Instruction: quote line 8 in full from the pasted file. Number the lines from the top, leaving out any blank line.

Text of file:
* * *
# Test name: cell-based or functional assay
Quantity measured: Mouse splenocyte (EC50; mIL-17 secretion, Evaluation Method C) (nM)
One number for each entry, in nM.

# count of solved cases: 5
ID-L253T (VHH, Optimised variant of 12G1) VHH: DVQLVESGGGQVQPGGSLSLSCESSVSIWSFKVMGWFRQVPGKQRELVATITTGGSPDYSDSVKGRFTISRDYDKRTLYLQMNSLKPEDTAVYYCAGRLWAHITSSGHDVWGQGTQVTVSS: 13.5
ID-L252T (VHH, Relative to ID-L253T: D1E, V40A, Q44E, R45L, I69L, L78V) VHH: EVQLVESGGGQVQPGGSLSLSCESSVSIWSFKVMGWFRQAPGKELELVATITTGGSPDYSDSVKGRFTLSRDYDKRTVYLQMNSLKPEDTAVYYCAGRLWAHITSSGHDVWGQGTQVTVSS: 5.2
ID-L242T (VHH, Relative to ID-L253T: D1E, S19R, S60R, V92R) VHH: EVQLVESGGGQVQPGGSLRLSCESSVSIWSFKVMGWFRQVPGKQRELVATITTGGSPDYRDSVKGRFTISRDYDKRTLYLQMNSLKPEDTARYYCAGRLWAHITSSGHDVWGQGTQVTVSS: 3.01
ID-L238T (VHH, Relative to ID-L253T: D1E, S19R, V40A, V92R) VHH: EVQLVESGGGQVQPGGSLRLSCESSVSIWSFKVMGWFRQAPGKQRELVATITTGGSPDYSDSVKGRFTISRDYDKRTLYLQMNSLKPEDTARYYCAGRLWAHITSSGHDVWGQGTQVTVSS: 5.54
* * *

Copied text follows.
ID-L238T (VHH, Relative to ID-L253T: D1E, S19R, V40A, V92R) VHH: EVQLVESGGGQVQPGGSLRLSCESSVSIWSFKVMGWFRQAPGKQRELVATITTGGSPDYSDSVKGRFTISRDYDKRTLYLQMNSLKPEDTARYYCAGRLWAHITSSGHDVWGQGTQVTVSS: 5.54